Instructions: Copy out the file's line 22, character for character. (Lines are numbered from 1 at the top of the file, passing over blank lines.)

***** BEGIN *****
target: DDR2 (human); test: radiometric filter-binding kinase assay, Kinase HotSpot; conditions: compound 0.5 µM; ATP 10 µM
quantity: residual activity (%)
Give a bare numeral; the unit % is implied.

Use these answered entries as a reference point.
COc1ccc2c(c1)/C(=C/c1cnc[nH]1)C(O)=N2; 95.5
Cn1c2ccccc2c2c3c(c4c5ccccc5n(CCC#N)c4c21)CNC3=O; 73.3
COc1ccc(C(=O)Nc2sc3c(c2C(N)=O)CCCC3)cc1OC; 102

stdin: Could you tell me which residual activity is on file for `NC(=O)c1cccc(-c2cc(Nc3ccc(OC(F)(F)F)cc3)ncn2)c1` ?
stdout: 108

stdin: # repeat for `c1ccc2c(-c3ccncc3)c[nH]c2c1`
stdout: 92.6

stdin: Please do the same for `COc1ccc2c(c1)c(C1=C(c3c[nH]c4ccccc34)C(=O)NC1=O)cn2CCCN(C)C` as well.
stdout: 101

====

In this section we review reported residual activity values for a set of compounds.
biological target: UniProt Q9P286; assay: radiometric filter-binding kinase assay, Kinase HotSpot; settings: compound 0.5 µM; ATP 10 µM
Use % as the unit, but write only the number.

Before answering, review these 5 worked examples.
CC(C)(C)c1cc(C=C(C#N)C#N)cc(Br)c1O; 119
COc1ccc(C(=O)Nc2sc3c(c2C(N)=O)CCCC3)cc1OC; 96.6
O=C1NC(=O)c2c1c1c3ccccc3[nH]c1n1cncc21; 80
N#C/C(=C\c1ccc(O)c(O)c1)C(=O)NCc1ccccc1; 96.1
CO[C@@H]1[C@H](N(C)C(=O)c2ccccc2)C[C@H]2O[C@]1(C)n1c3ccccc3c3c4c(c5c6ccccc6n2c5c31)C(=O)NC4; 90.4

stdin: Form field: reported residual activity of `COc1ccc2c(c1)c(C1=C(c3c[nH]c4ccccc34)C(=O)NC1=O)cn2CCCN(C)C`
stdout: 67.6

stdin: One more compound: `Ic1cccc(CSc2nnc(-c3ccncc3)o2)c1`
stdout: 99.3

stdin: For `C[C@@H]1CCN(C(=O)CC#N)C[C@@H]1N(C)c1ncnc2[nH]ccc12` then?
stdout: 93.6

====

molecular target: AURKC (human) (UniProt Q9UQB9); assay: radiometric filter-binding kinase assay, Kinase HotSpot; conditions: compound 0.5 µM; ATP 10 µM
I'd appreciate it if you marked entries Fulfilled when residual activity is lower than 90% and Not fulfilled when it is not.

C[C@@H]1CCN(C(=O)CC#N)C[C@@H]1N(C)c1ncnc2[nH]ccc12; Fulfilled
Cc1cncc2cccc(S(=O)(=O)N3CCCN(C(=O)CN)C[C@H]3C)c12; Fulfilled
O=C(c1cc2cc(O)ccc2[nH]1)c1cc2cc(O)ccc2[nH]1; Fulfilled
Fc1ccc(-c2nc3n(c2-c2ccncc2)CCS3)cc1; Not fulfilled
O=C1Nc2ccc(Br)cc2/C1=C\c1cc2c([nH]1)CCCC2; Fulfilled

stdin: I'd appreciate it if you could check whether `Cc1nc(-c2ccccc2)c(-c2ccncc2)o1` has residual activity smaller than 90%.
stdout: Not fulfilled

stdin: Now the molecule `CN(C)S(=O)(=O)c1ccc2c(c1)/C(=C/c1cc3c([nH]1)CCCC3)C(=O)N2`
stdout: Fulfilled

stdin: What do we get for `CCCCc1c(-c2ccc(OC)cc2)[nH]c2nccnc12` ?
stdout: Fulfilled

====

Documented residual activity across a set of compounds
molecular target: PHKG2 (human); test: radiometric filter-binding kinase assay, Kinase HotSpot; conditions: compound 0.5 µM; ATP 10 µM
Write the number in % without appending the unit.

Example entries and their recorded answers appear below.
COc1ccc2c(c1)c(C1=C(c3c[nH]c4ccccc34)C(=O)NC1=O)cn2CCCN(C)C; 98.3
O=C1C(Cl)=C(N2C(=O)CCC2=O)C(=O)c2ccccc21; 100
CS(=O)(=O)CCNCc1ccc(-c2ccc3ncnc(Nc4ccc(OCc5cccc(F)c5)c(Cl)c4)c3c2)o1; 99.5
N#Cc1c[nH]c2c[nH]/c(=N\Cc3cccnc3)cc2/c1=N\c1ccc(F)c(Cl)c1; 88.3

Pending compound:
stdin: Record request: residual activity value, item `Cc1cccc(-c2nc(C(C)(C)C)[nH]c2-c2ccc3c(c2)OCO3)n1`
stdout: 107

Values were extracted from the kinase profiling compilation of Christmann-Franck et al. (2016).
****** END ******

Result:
N#C/C(=C\c1ccc(O)c(O)c1)C(=O)NCc1ccccc1; 96.1